What Biden really meant when he said the pandemic was “over”

Over the weekend, President Joe Biden told the nation that the COVID-19 pandemic is in the rearview mirror. “The pandemic is over,” he said in an interview on CBS’s 60 Minutes. “We still have a problem with COVID. We’re still doing a lotta work on it. . . . But the pandemic is over.”

The statement was simultaneously controversial in public health circles and, in a sense, just stating the obvious. To millions of Americans, the pandemic—or at least what we think of when we hear the word “pandemic,” with unpredictable and ever-spiking death tolls and hospitalizations, lockdowns, mask requirements, and other extraordinary measures—has been “over” for months.

Ride-share apps like Uber and Lyft lifted mandatory masking requirements for riders and drivers back in Aprila.s there Amtrak and major airlines. New York City, the epicenter of the COVID-19 pandemic in the tumultuous and anxious early months of 2020 and key bastion of early, aggressive public safety measures, ended mask requirements on the subway, buses, and mass transit on September 7. Major employers had pushed for much of the year to have workers return to the office by Labor Day weekend, and hospitalizations and deaths from coronavirus have declined and stabilized at a more predictable clip over the course of 2022, according to Centers for Disease Control and Prevention (CDC) data.

But if you consider the classical definition of a “pandemic,” Biden’s meaning becomes more clear—and was expounded on by outgoing NIAID director and national COVID-19 adviser Dr. Anthony Fauci himself several days following the president’s comments. A pandemic is “an epidemic occurring worldwide, or over a very wide area, crossing international boundaries, and usually affecting a large number of people,” according to the Dictionary of Epidemiology.

That may sound like what is still happening with COVID-19—after all, there are still some 350 people dying from the virus per day in the United States alone, and more than 1,600 average daily deaths worldwide. But those still-tragic figures are far more in line with an infectious disease that has become endemic and thus, a bit more stable and predictable. It’s a distinction that may spell the difference between, say, a new virus—that lacks available treatments and vaccines—wreaking havoc and a pathogenic foe that’s been around long enough that we have a better understanding of its dangers and how to fight them.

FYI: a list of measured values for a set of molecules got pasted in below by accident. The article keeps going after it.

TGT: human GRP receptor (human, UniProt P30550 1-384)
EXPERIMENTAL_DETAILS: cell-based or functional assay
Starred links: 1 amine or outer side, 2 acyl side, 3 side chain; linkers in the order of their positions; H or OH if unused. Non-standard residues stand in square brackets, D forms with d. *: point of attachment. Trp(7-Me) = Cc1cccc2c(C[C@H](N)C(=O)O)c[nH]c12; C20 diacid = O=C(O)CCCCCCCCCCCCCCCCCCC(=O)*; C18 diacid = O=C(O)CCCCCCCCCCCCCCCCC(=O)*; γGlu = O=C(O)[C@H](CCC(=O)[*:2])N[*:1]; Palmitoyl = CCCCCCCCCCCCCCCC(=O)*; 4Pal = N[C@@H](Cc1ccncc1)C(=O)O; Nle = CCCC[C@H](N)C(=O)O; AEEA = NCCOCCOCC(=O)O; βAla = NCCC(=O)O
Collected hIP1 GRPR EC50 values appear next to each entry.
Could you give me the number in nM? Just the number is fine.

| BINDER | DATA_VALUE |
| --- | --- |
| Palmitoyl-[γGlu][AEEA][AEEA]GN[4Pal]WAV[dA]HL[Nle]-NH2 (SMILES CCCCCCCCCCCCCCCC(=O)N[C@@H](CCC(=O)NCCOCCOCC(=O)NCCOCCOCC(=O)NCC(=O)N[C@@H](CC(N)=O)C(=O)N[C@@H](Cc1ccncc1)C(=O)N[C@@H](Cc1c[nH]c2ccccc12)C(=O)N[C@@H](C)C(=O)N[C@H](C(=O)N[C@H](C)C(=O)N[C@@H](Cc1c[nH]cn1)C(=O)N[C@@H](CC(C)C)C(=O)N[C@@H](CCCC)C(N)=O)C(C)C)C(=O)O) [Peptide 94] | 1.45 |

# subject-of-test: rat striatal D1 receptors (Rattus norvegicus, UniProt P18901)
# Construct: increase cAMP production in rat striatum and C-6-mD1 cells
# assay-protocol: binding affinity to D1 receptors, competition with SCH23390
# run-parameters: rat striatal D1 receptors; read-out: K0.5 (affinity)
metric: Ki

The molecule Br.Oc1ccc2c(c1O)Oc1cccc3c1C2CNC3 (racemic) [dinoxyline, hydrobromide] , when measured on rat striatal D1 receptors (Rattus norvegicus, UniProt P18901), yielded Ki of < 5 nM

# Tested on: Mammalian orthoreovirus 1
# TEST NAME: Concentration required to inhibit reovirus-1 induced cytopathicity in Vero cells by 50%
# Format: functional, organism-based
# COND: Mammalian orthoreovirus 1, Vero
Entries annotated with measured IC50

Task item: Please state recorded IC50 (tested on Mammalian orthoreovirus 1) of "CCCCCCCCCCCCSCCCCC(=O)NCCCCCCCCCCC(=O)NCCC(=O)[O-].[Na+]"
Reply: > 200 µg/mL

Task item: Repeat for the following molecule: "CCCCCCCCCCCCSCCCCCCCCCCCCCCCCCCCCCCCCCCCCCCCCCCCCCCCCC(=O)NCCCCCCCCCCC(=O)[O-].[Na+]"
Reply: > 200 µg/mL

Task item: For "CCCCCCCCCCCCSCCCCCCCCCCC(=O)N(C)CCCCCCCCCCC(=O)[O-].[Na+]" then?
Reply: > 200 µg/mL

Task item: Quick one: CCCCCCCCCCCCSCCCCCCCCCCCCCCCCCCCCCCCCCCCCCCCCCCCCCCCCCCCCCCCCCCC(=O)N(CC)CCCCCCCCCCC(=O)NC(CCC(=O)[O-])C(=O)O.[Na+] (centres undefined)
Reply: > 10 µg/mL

“He was saying we’re in a much better place with regard to the ‘fulminant stage’ of the pandemic,” Fauci said in an interview during an Atlantic conference in Washington, DC, on September 21. “It really becomes semantics and about how you want to spin it.” A “fulminant stage” is the period of unpredictability of an epidemic, as opposed to the cycle we’re currently in where overall death tolls have largely stabilized, thanks to vaccines and new treatments, even as hospitalizations and new case counts seem to oscillate from week to week.

But if calling a pandemic “over” is a semantic decision, it comes with tangible political and public repercussions. Flu season is right around the corner, and the past two years have shown that the fall and winter are when COVID-19 cases spike considerably. Having the president say that a pandemic is in the past could make it difficult to convince Americans to get new COVID-19 vaccine boosters that gird against more infectious strains like omicron and its subvariants. (Only 35% of eligible Americans have even received their first COVID-19 booster shot in the past 12 months, according to the CDC.) It could also make it more difficult to secure more Congressional funding for new vaccine- and treatment-development initiatives , as some administration officials have already admittedwhich public health experts say will be necessary to respond to evolving strains down the line.

If the COVID-19 pandemic has taught us anything, it is that public health is an intrinsically political issue. And in politics, words have consequences. Biden may have just been saying what’s already been in people’s heads for months—but giving voice to the thought could have ripple effects that make it harder to truly put an end to the virus.


Sy Mukherjee has reported on the healthcare industry for a decade. He is a consultant and communications architect at IDEA Pharma.

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